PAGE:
It’s possible, although I can’t be sure, that it was on my 10th birthday that I got my first owned-in-America TV set; a smallish Zenith black-and-white TV set that I owned for about a year. This is the set that I lost in the summer of 1974 to an errant lightning strike, and since I got a Rand McNally (physical relief) globe for Christmas that December, I am 99.9% sure that I got it as a birthday present because Mom would not have been able to afford a TV set, a globe, and a set of National Geographic books for one occasion.

I, of course, have more vivid memories of my 20th, 30th, and 40th birthdays, but I don’t want to spend all day writing a long autobiography, so I’ll just say that my attitudes about birthdays tend to be situational and that I looked forward to my 10th far more than I do my 60th.


Published by Alex Diaz-Granados

Alex Diaz-Granados (1963- ) began writing movie reviews as a staff writer and Entertainment Editor for his high school newspaper in the early 1980s and was the Diversions editor for Miami-Dade Community College, South Campus' student newspaper for one semester. Using his experiences in those publications, Alex has been raving and ranting about the movies online since 2003 at various web sites, including Amazon, Ciao and Epinions. In addition to writing reviews, Alex has written or co-written three films ("A Simple Ad," "Clown 345," and "Ronnie and the Pursuit of the Elusive Bliss") for actor-director Juan Carlos Hernandez. You can find his reviews and essays on his blogs, A Certain Point of View and A Certain Point of View, Too.

3 thoughts on “Tempus Fugit (Countdown to the Big Six-Oh Edition): Where Did the Time Go?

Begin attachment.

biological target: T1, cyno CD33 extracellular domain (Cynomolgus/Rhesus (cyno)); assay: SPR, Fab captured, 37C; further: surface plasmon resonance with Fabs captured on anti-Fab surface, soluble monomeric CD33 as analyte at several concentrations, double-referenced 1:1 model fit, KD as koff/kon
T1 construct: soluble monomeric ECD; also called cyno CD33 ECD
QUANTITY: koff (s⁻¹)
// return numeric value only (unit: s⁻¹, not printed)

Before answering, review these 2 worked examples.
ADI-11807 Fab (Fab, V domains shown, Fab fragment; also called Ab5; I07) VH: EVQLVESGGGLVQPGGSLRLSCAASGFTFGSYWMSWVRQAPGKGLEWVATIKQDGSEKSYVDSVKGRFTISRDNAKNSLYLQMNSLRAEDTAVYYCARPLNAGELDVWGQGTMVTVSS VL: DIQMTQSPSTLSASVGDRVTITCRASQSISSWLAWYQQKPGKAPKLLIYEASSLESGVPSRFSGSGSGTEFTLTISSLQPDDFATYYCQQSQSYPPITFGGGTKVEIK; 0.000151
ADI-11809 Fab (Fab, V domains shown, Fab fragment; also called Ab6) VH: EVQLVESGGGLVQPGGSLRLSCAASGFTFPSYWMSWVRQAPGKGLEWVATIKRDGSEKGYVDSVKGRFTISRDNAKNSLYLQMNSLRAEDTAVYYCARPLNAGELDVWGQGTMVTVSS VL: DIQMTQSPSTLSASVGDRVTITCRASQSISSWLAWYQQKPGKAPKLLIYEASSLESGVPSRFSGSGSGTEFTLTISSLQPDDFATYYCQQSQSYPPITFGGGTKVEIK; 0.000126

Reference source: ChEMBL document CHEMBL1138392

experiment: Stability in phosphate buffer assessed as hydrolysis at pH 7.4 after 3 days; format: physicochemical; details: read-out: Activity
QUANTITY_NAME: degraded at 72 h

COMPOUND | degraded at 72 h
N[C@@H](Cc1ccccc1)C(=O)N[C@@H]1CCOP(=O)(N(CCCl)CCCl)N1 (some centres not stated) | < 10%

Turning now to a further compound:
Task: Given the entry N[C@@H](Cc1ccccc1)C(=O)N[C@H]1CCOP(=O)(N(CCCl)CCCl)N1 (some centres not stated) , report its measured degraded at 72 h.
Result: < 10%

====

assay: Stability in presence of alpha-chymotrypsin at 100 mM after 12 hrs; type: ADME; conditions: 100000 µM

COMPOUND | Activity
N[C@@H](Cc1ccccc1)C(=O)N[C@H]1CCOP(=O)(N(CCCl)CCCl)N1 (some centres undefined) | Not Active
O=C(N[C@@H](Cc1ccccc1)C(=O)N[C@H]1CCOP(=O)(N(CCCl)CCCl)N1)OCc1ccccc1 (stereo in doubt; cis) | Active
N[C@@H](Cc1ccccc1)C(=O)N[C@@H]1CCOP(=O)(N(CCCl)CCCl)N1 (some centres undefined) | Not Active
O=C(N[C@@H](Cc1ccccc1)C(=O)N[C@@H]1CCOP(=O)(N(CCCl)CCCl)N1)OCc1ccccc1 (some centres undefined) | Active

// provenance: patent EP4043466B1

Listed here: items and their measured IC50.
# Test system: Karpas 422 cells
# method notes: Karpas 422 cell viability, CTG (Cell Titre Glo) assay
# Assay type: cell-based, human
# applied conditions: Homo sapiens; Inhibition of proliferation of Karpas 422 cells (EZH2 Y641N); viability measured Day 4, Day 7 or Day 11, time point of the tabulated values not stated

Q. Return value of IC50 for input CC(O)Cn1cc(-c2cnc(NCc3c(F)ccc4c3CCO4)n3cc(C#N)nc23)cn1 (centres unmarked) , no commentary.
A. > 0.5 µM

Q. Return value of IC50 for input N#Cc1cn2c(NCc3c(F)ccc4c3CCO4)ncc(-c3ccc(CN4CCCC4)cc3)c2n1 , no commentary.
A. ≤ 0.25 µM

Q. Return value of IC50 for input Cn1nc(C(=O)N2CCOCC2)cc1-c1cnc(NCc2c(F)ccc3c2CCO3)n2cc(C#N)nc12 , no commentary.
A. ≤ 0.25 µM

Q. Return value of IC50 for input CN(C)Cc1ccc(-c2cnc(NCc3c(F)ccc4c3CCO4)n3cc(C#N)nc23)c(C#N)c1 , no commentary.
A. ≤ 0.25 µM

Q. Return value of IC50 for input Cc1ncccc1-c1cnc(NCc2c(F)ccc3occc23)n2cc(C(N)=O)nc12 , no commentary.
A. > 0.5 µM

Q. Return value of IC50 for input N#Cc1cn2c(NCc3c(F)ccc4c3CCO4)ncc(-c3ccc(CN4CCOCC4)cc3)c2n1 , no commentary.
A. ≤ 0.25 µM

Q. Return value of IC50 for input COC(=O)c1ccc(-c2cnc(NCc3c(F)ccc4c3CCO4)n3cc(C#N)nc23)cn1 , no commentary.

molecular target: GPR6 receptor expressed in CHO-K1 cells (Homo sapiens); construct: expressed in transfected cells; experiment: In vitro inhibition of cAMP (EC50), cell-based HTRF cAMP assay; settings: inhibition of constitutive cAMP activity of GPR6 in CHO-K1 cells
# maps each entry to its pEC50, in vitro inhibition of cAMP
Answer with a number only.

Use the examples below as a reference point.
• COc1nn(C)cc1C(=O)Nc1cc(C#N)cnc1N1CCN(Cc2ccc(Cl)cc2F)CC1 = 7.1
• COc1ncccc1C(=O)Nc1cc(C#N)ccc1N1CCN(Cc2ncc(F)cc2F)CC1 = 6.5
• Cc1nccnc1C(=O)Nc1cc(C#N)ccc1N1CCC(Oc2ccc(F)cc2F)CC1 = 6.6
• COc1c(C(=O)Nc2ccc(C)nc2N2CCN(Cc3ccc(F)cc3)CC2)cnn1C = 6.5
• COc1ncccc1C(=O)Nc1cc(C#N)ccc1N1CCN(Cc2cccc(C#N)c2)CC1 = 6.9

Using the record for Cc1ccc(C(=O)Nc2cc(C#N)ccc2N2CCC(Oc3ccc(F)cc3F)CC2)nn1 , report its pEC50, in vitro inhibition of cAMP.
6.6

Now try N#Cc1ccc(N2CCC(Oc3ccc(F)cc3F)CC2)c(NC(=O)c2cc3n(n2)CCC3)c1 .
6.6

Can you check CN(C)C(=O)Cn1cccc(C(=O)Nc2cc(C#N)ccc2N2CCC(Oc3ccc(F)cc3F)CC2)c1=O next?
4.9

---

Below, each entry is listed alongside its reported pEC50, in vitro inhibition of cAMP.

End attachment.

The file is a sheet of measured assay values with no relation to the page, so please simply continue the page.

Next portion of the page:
1. After becoming adult I have not paid much attention to birthdays, they come and go 30…, 40…., 50…., I don’t remember most of them. Same with my wife. We paid attention to our kids’ birthdays, and we still do so to some degree but making a big deal about birthdays when you grow older is not our thing. My dad told me to stop congratulating him on birthdays. He told me, “at my age you should give your condolences instead”, but he said it in Swedish. We did have a significant celebration for his 65th birthday though, but that is because we visited and it is the retirement age, even though he took retirement early and was already retired for several years. I don’t remember his 60th, 70th, birthdays. I think other milestones are more important, such as a trip, getting a degree, writing a book, etc.


    1. I’m a product of my tribe (family/socio-cultural group/circle of friends), and I was raised differently. At least in my immediate family group (you know, in my pre-July 2015 reality), we celebrated birthdays and holidays because it was just “us three” (Mom, Vicky, and Yours Truly). We did this for most of my first 52 years, and even though I didn’t enjoy birthdays at ages 47 to 52), I wasn’t eager to just ignore birthdays because I’d “outgrown” them. It’s so ingrained in me, in fact, that sometimes I’ll catch myself wondering how my estranged half-sister will celebrate her upcoming 73rd birthday. Old habits, especially those related to family gatherings, are hard to break.